SQL Server 2012: Migrating BLOBs to FILETABLEs

Editor's Note: The following MVP Monday post is by SQL Server MVP Matija Lah and is part of our special series on SQL Server 2012.

SQL Server 2012: Migrating BLOBs to FILETABLEs

The storage of large data used to present quite a challenge in previous versions of SQL Server, especially prior to SQL Server 2008. Although appropriate data types were already available in earlier versions of the platform (e.g. IMAGE, VARBINARY(MAX), or even TEXT, or NTEXT data types), the maintenance, as well as consumption, of large data, stored in the database, was cumbersome at best. This left many database developers with two choices: either to store large data in the database and face all the challenges of moving it in and out of there, or place it outside the database and deal with another set of similarly difficult challenges of keeping the files in sync with the metadata.

Large data management has changed significantly with the arrival of SQL Server 2008, introducing FILESTREAM, an alternative method of storing large data in a dedicated filegroup (rather than together with the rest of the data); in a way that also allowed client applications direct access to large object files. The client application could, after receiving an appropriate file handle from the Database Engine, consume the file as a stream, rather than having to load it in its entirety, and twice for that matter – first into the Database Engine, and then into the application.

SQL Server 2012 introduced yet another alternative to storing large data inside a SQL Server database, and in this article you are going to – briefly – learn what it is, and how to implement it.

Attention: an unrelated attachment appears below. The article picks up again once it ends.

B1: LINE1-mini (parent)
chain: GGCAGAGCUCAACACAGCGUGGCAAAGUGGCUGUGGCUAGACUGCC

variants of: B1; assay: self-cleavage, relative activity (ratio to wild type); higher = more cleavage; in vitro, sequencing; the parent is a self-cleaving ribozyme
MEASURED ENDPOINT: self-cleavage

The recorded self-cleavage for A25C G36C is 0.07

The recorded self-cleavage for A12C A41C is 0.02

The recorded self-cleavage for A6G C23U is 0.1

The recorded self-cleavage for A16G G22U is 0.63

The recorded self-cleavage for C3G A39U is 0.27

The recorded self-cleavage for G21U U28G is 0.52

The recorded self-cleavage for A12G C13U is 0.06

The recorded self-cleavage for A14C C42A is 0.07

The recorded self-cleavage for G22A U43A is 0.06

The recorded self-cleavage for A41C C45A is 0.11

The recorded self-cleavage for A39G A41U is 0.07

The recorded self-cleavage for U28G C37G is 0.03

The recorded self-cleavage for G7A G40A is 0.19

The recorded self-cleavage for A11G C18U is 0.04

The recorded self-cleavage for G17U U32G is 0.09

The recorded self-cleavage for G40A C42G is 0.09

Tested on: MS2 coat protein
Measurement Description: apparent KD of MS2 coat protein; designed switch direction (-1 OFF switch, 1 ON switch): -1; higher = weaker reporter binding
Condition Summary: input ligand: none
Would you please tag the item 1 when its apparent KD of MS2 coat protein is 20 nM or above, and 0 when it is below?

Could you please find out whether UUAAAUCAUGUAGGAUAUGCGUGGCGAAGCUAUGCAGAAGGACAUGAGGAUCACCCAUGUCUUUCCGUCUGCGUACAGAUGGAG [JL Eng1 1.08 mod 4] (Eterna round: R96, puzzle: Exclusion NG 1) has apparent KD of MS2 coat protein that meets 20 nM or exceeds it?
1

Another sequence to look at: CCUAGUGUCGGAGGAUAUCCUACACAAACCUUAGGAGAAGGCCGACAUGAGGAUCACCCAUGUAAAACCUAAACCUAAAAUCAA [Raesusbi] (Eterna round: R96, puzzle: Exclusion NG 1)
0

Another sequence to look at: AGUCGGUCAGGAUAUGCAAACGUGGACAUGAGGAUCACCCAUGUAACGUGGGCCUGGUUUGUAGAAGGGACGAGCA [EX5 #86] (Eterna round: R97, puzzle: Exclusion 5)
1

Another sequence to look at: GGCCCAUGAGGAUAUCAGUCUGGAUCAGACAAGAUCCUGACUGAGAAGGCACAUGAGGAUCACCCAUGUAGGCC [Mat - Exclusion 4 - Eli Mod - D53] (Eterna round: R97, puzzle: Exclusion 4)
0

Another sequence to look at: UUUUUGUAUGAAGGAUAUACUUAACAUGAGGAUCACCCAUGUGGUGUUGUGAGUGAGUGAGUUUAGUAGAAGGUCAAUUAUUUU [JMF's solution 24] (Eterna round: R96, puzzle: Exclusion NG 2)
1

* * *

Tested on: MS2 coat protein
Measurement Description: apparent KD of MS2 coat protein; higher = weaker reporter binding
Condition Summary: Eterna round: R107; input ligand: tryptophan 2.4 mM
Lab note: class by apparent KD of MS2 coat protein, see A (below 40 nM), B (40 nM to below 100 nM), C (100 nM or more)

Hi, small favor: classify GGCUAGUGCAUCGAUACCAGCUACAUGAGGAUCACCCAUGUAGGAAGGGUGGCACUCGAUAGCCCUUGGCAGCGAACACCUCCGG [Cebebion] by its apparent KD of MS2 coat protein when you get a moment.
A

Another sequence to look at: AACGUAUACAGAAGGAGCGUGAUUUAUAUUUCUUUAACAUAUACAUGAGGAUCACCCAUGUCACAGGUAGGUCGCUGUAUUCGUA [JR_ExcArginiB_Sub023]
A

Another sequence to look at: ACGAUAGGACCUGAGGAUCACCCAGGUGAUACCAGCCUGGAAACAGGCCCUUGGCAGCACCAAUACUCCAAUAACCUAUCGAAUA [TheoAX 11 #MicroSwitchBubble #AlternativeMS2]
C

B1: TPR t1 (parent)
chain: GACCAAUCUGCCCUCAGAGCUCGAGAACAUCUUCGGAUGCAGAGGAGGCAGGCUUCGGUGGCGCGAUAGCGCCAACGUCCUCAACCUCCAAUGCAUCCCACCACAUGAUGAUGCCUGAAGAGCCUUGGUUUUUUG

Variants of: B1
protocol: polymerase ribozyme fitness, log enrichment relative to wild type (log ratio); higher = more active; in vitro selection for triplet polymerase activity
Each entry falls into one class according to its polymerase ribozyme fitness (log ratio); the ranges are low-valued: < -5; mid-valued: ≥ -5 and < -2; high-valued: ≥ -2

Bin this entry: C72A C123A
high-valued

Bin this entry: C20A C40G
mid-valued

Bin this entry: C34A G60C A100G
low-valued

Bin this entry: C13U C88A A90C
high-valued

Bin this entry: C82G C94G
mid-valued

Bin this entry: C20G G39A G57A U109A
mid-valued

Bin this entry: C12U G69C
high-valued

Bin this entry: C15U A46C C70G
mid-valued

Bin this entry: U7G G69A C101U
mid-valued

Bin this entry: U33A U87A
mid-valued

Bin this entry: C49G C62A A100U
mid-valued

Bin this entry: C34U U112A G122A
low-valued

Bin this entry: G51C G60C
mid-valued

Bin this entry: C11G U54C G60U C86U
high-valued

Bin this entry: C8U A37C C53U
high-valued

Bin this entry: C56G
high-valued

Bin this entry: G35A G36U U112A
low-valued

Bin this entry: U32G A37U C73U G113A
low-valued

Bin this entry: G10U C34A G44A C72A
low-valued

Business Case

The examples in this article are based on two typical scenarios utilizing large data management techniques built on the SQL Server platform. Each scenario represents a document management solution with documents being acquired, maintained, and consumed in form of binary files. Document acquisition, and maintenance, is facilitated in both cases in an operational (OLTP) data store, which is separated from the consumption (DW) data store.

Document maintenance must be transactional, meaning that changes to the files must be part of the same transaction together with any changes to the document metadata.

Document consumption is provided online, via a web site, where the final versions of all the documents, after being approved by the authors, the internal reviewers, and the editors, are published, and made available to the end users. The ASP.NET application used by the web site should provide read-only access to the published documents to multiple concurrent users.

Scenario 1: Distributed Maintenance

In the first scenario, illustrated in Figure 1 below, both the operational, as well as the consumption, data stores, are distributed between a SQL Server 2012 relational database, holding all document metadata, and a set of folders in the file system, holding the actual document files.


Figure 1: Distributed Maintenance

This particular configuration presents several drawbacks:

· First of all, all files are stored outside the database; therefore the client application cannot rely on transaction handling provided by SQL Server alone, but must provide complete transaction management logic, maintaining the ACID properties of all operations, regardless of whether they were performed against document metadata (inside SQL Server) or against document contents (outside SQL Server).